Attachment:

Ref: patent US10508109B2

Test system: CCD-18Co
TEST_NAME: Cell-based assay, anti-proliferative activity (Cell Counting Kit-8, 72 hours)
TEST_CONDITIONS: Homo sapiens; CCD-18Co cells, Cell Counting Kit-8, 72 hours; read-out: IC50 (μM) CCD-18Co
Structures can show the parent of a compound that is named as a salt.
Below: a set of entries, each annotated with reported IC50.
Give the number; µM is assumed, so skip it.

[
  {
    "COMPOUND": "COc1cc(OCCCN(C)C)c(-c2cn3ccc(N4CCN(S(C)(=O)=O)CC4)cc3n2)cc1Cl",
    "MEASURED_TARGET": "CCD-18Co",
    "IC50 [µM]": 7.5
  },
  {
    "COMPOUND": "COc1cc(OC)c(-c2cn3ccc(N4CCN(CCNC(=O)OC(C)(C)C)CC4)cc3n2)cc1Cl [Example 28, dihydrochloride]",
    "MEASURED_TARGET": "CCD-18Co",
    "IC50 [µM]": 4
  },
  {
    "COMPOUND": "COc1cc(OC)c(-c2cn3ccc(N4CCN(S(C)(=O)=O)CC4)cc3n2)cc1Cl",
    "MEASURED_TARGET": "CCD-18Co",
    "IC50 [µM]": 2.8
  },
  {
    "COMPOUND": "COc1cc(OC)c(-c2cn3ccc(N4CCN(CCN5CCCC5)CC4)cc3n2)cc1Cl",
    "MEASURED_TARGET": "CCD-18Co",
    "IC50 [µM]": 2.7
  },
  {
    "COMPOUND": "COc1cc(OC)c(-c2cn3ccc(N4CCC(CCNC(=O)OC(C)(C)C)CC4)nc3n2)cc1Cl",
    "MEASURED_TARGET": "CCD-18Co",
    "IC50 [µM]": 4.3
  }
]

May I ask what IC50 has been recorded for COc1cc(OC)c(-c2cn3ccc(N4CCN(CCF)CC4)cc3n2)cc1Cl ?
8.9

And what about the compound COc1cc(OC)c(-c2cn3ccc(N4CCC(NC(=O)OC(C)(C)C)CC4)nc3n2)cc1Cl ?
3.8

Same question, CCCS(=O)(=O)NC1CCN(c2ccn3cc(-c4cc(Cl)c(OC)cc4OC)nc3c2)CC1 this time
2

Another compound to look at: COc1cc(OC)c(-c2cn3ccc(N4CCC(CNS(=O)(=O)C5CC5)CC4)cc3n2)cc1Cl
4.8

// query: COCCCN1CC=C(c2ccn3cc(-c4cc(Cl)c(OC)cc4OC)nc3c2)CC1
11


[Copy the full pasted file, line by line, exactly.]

Ref: patent US10508109B2

Test system: CCD-18Co
TEST_NAME: Cell-based assay, anti-proliferative activity (Cell Counting Kit-8, 72 hours)
TEST_CONDITIONS: Homo sapiens; CCD-18Co cells, Cell Counting Kit-8, 72 hours; read-out: IC50 (μM) CCD-18Co
Structures can show the parent of a compound that is named as a salt.
Below: a set of entries, each annotated with reported IC50.
Give the number; µM is assumed, so skip it.

[
  {
    "COMPOUND": "COc1cc(OCCCN(C)C)c(-c2cn3ccc(N4CCN(S(C)(=O)=O)CC4)cc3n2)cc1Cl",
    "MEASURED_TARGET": "CCD-18Co",
    "IC50 [µM]": 7.5
  },
  {
    "COMPOUND": "COc1cc(OC)c(-c2cn3ccc(N4CCN(CCNC(=O)OC(C)(C)C)CC4)cc3n2)cc1Cl [Example 28, dihydrochloride]",
    "MEASURED_TARGET": "CCD-18Co",
    "IC50 [µM]": 4
  },
  {
    "COMPOUND": "COc1cc(OC)c(-c2cn3ccc(N4CCN(S(C)(=O)=O)CC4)cc3n2)cc1Cl",
    "MEASURED_TARGET": "CCD-18Co",
    "IC50 [µM]": 2.8
  },
  {
    "COMPOUND": "COc1cc(OC)c(-c2cn3ccc(N4CCN(CCN5CCCC5)CC4)cc3n2)cc1Cl",
    "MEASURED_TARGET": "CCD-18Co",
    "IC50 [µM]": 2.7
  },
  {
    "COMPOUND": "COc1cc(OC)c(-c2cn3ccc(N4CCC(CCNC(=O)OC(C)(C)C)CC4)nc3n2)cc1Cl",
    "MEASURED_TARGET": "CCD-18Co",
    "IC50 [µM]": 4.3
  }
]

May I ask what IC50 has been recorded for COc1cc(OC)c(-c2cn3ccc(N4CCN(CCF)CC4)cc3n2)cc1Cl ?
8.9

And what about the compound COc1cc(OC)c(-c2cn3ccc(N4CCC(NC(=O)OC(C)(C)C)CC4)nc3n2)cc1Cl ?
3.8

Same question, CCCS(=O)(=O)NC1CCN(c2ccn3cc(-c4cc(Cl)c(OC)cc4OC)nc3c2)CC1 this time
2

Another compound to look at: COc1cc(OC)c(-c2cn3ccc(N4CCC(CNS(=O)(=O)C5CC5)CC4)cc3n2)cc1Cl
4.8

// query: COCCCN1CC=C(c2ccn3cc(-c4cc(Cl)c(OC)cc4OC)nc3c2)CC1
11